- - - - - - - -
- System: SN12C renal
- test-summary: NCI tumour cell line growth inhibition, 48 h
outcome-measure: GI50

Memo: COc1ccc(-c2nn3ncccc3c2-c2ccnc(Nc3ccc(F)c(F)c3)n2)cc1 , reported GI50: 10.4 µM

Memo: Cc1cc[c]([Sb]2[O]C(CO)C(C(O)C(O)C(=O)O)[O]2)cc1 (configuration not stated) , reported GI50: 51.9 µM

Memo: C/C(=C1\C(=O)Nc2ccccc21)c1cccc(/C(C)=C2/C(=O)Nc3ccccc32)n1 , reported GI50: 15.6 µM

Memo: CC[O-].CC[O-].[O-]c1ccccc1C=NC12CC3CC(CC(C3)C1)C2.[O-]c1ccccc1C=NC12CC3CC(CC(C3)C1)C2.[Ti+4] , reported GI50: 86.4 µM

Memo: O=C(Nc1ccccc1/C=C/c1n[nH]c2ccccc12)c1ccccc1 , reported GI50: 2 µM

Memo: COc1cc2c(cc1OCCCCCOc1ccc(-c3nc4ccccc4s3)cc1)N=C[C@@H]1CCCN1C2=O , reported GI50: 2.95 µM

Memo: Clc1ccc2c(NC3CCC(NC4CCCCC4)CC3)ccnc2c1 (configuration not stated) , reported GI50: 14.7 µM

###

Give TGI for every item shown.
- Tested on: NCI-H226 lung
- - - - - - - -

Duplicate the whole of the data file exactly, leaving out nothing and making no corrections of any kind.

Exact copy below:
- System: SN12C renal
- test-summary: NCI tumour cell line growth inhibition, 48 h
outcome-measure: GI50

Memo: COc1ccc(-c2nn3ncccc3c2-c2ccnc(Nc3ccc(F)c(F)c3)n2)cc1 , reported GI50: 10.4 µM

Memo: Cc1cc[c]([Sb]2[O]C(CO)C(C(O)C(O)C(=O)O)[O]2)cc1 (configuration not stated) , reported GI50: 51.9 µM

Memo: C/C(=C1\C(=O)Nc2ccccc21)c1cccc(/C(C)=C2/C(=O)Nc3ccccc32)n1 , reported GI50: 15.6 µM

Memo: CC[O-].CC[O-].[O-]c1ccccc1C=NC12CC3CC(CC(C3)C1)C2.[O-]c1ccccc1C=NC12CC3CC(CC(C3)C1)C2.[Ti+4] , reported GI50: 86.4 µM

Memo: O=C(Nc1ccccc1/C=C/c1n[nH]c2ccccc12)c1ccccc1 , reported GI50: 2 µM

Memo: COc1cc2c(cc1OCCCCCOc1ccc(-c3nc4ccccc4s3)cc1)N=C[C@@H]1CCCN1C2=O , reported GI50: 2.95 µM

Memo: Clc1ccc2c(NC3CCC(NC4CCCCC4)CC3)ccnc2c1 (configuration not stated) , reported GI50: 14.7 µM

###

Give TGI for every item shown.
- Tested on: NCI-H226 lung